When traditional architecture is used, every house has a story to narrate about its occupants. The houses are designed by the occupants themselves and constructed by the masons. The architecture is true to local weather conditions, caters to the residents’ everyday activities, their occupations, hobbies and taste in local art. The modern utilitarian buildings are a poor compromise to the rich characters of age-old buildings. This is the narrative that rings true throughout Hasta Shilpa Heritage Village, a museum precinct where the buildings themselves are the exhibits. The museum is at Manipal near Udupi, Karnataka.
The vision of one man
Vijayanath Shenoy, the founder of Hasta Shilpa Heritage Village was no architect. Nor was he a historian or an artist. He was just a typical bank employee. He was posted to Syndicate Bank at Udupi. This transfer made him move from his traditional home to a modern concrete one. But the modern building suffered excessive heat buildup without an air conditioner. This was not what Shenoy wanted. This made him take notice of traditional homes that were abandoned due to lack of funds for maintenance. He also noticed that families were growing smaller, leaving the traditional homes behind and moving into modern box-shaped concrete homes.
Any architectural form should reflect and take into consideration the following factors: regional climate, availability of materials nearby, skill of native artisans, aspirations of people who live there, and the local culture.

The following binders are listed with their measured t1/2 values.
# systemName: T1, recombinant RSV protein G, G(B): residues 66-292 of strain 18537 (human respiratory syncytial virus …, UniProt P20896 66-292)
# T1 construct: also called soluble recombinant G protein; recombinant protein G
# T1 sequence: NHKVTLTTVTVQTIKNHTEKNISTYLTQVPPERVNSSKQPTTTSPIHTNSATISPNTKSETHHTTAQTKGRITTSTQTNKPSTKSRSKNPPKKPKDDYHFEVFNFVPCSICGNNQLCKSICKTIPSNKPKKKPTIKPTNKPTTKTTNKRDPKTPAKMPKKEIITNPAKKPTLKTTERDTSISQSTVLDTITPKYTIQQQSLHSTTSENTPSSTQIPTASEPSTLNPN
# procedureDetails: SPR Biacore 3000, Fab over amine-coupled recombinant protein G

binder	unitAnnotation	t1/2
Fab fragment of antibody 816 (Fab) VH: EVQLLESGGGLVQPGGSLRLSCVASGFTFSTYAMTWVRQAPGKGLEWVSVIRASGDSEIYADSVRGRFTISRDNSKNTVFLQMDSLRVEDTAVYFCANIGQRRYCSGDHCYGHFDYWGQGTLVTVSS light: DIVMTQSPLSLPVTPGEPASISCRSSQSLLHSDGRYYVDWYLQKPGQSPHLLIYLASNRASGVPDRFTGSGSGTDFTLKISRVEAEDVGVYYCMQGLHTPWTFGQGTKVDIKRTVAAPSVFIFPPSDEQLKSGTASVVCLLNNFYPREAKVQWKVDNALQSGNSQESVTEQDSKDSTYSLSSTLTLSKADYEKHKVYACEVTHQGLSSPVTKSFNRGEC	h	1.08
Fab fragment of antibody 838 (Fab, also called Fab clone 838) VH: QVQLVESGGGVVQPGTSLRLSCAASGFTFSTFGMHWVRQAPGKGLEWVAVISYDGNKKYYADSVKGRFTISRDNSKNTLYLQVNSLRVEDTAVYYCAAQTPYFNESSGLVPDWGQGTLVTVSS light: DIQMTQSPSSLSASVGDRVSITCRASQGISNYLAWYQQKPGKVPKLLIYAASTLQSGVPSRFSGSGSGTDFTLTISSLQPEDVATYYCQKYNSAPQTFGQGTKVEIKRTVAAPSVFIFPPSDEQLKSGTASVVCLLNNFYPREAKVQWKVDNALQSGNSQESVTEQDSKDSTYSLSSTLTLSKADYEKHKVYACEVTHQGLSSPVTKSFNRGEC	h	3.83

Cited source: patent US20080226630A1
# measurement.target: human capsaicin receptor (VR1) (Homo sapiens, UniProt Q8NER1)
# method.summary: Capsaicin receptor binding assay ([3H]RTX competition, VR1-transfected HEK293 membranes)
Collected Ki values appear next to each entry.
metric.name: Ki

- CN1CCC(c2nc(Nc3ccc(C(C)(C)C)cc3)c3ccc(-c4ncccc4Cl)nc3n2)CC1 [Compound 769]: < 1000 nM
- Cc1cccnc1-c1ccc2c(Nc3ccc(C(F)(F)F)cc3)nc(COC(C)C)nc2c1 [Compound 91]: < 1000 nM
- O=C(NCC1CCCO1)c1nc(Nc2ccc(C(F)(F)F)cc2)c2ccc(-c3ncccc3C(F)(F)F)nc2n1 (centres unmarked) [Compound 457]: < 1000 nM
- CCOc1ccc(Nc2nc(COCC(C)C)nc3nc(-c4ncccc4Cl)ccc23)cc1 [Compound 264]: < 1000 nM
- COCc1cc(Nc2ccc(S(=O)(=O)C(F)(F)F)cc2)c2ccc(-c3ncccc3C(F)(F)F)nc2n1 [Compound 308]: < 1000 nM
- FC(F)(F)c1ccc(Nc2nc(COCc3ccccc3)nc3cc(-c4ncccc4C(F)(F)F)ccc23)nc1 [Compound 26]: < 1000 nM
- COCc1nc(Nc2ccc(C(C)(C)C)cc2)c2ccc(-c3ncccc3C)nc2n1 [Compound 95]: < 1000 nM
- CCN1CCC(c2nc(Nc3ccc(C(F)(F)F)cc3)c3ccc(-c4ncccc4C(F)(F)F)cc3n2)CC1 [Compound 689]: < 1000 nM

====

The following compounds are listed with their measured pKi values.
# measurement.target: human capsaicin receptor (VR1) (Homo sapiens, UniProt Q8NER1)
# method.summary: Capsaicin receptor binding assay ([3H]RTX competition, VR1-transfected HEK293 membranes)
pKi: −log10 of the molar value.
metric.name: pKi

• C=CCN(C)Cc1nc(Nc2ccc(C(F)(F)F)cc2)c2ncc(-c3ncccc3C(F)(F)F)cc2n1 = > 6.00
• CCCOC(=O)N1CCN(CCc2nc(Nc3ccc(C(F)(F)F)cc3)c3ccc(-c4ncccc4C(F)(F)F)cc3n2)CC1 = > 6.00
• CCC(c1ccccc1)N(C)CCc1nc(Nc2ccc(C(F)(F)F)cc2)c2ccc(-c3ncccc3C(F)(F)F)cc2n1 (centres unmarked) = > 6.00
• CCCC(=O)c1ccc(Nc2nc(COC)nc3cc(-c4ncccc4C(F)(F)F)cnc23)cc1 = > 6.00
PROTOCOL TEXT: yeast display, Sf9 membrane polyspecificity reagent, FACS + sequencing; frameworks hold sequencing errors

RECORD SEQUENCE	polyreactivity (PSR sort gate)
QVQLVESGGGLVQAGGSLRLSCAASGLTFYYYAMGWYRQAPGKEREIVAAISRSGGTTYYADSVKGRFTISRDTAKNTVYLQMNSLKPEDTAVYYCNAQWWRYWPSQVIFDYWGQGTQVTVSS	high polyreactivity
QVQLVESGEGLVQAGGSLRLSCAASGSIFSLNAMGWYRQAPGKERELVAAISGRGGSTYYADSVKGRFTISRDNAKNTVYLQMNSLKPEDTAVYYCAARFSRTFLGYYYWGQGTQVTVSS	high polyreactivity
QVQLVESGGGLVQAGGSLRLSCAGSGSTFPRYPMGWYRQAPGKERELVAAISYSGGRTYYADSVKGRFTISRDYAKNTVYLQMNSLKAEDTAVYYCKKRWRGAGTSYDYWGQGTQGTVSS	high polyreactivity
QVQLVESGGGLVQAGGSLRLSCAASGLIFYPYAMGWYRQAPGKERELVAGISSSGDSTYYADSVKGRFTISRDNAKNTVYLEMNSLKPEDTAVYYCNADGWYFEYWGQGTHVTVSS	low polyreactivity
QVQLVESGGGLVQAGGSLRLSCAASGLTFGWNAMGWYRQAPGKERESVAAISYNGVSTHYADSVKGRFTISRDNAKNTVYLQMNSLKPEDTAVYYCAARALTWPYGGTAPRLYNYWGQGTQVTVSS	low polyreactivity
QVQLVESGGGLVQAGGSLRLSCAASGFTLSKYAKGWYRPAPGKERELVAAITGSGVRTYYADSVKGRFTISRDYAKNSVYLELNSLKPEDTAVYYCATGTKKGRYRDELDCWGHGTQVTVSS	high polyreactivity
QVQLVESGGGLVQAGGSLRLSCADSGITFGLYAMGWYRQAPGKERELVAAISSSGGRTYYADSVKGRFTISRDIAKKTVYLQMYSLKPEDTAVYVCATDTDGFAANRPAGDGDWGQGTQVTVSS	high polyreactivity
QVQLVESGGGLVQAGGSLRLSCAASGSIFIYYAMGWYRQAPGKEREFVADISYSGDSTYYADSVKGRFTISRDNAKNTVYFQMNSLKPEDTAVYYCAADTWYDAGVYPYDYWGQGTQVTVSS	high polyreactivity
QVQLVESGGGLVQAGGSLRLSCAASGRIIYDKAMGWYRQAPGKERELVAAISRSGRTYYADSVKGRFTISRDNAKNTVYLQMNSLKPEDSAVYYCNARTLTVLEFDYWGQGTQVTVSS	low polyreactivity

– Vijayanath Shenoy
Shenoy took it upon himself to procure the materials from abandoned or soon-to-be-abandoned traditional homes and use them to reconstruct a home for himself. Thus, his first traditional home building project was his own. For this home, he purchased wooden pillars that were sold as scrap. He employed local artisans to rebuild the glory. HIs traditional and regal-looking house attracted so much attention from tourists, that he decided to expand his work to what is now a 7-acre campus hosting 28 reconstructed traditional structures from around Karnataka.
His labour of love continued for many years with his own family funds. Over time, his work became popular. He was granted funds from many European governments and also received private contributions. The current land on which the museum is located was allotted by the Karnataka state government.
Architecture reflects heritage in the rawest of forms. Our ancestors have created a legacy of culturally-profuse structures using conceptualised thought, ingenious technology and skill, which needs to be preserved.
Unlike typical museums where exhibits are enclosed in glass cases, Mr.Shenoy wanted the Indian culture to be touched, felt and experienced. Architecture is the most powerful visual symbol of our heritage, even more than dance, song and art, as we are constantly exposed to it in our everyday life.
We have seen the artist, now let us look at the art legacy created by this man.
What is Hasta Shilpa Heritage Village?
The word ‘Hasta’ means hand, while ‘Shilpa’ means craft. These words come from Sanskrit and all the languages which originated from it or were influenced by it, such as Kannada. The name refers to the painstaking reconstruction conducted by Mr.Shenoy’s team, literally brick by brick, pillar by pillar and artefact by artefact. The current tour guides are equally passionate about the work and their passion and knowledge make the guided tour a wonderful experience.
Hasta Shilpa Heritage Museum is broadly classified into two walking tours – the southern stroll and the northern trail. We visited the southern stroll. The other trail was under maintenance during our visit in September 2017.
Here are some structures to enjoy at the southern trail of the museum.
Kukanoor palace (Kamal Mahal)